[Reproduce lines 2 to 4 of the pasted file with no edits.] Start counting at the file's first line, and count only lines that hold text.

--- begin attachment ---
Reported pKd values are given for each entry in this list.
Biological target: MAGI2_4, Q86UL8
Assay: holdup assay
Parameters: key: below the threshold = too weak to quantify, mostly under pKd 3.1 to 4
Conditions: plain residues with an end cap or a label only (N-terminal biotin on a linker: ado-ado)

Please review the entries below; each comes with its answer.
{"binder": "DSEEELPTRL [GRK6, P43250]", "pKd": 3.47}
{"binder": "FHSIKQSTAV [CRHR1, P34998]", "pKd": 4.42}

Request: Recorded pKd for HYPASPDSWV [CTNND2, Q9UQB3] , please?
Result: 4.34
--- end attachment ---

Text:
Biological target: MAGI2_4, Q86UL8
Assay: holdup assay
Parameters: key: below the threshold = too weak to quantify, mostly under pKd 3.1 to 4